By using combinations of filters, you can change an image very quickly and easily. If you like a combination and think you want to use it on another photo, just save it as a Recipe – Nik’s version of a preset. You don’t have to spend a lot of time manually processing your images using Color Efex Pro. If you like, you can get in and get out. Save the results to a Recipe and the next editing session goes even faster.
Here’s a split view of a better subject for Tonal Contrast. The left side is unprocessed and the right side shows how Tonal Contrast can add some punch and detail to an environment.
Bleach Bypass works well when you want to emphasize texture and blow out the background.
Here’s an example that combines three Color Efex Pro filters – Pro Contrast, Tonal Contrast and Darken/Lighten Center.
The combination of Pro Contrast & Tonal Contrast bring out the texture of the Vehicle Assembly Building, while the Darken/Lighten Center directs your attention to the nose of the Endeavour Orbiter. Just as its title implies, it darkens the edges with a vignette while brightening the center to direct your eye exactly where you want the viewer to go. You can place the center anywhere in your photo and control the amount of light that’s darkened or lightened.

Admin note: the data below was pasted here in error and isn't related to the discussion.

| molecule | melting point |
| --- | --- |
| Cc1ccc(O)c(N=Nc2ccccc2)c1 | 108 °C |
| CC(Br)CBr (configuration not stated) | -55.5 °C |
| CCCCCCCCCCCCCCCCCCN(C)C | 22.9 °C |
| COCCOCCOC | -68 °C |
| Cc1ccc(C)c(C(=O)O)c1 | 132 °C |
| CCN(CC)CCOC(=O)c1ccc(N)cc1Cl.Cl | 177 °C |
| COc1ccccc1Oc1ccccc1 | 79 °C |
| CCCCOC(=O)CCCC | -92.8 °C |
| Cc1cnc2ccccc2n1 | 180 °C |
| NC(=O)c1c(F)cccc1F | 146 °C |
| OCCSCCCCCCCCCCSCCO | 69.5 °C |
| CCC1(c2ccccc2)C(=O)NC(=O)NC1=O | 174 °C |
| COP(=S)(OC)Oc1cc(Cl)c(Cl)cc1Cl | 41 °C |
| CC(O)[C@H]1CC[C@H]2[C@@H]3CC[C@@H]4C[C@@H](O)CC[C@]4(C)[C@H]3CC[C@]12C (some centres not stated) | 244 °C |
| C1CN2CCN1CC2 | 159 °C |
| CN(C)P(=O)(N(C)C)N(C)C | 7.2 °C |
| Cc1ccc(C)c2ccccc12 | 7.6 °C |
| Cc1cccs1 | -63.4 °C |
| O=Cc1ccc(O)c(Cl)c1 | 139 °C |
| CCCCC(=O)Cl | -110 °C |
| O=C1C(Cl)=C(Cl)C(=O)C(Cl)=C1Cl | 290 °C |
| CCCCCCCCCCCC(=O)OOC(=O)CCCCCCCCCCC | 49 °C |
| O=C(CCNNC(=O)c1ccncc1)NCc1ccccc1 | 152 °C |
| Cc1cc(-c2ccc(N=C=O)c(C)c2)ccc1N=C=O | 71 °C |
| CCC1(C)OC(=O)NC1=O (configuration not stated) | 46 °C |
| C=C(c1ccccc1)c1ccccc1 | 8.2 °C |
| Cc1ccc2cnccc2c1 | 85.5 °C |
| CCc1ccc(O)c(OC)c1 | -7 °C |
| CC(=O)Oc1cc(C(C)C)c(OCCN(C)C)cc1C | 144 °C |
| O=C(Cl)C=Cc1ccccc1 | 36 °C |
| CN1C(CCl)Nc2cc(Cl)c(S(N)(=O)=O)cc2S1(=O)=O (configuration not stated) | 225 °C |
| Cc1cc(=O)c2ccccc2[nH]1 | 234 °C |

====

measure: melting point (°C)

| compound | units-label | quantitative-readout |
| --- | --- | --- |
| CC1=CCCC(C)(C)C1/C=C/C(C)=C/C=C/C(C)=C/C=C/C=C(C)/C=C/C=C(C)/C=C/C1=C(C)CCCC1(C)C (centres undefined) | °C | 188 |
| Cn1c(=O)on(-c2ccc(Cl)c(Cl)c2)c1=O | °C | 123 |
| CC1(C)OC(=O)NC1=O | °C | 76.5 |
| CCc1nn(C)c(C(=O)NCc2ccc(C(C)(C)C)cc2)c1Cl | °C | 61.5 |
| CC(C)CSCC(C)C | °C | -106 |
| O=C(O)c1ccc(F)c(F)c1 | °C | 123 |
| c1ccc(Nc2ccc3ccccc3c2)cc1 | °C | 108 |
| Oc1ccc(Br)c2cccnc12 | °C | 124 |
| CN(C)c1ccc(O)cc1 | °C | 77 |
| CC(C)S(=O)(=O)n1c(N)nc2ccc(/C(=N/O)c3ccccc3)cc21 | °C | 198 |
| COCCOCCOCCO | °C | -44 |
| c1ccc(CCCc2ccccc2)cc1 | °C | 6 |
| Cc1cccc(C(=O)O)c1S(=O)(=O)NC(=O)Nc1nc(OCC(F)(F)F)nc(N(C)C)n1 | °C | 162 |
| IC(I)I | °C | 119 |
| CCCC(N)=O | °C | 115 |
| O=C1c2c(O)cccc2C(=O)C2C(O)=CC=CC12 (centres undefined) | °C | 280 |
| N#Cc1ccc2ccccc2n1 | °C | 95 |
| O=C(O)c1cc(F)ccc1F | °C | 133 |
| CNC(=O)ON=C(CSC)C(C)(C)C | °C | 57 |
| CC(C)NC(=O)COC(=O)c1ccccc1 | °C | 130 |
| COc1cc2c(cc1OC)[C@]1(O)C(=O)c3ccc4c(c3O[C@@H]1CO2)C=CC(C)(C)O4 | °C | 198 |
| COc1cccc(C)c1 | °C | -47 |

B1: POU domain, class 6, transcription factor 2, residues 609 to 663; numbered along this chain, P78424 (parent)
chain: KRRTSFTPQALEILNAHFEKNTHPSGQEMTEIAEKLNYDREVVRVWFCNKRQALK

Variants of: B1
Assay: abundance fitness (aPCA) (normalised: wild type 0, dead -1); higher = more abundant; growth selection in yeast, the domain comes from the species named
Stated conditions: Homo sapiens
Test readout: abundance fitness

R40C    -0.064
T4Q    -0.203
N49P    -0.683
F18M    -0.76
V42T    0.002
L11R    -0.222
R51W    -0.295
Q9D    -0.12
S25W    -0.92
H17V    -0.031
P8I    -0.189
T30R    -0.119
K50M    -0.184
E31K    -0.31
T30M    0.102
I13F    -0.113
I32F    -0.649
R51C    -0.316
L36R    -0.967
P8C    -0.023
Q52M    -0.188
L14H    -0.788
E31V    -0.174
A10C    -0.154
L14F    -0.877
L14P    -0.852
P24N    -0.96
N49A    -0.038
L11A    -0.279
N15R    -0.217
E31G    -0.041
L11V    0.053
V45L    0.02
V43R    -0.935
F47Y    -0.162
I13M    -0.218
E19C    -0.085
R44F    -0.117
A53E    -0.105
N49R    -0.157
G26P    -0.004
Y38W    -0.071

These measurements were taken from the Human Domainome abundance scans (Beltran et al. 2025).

What about Portraits?
Color Efex Pro comes with a Dynamic Skin Softener that works rather well. Here’s a split view.
You can apply it globally, as I have here, but sometimes you may prefer to use selective softening. Keep in mind that you can control the effect using the sliders in the upper right, as well as target the skin color for this filter. It’s important to keep visible pores on skin as you soften it, so you can reduce the opacity globally if the result is stronger than you prefer. Also, each U Point has its own opacity slider. Since different parts of skin on the face have their own texture, you may prefer to target them selectively to get the best result.
Now how about using the wrong tool for the job? As I mentioned before, Tonal Contrast adds a gritty appearance to most textures. However, it also works in reverse. Here’s an example of Tonal Contrast on the same photo using the Softening preset that ships with it.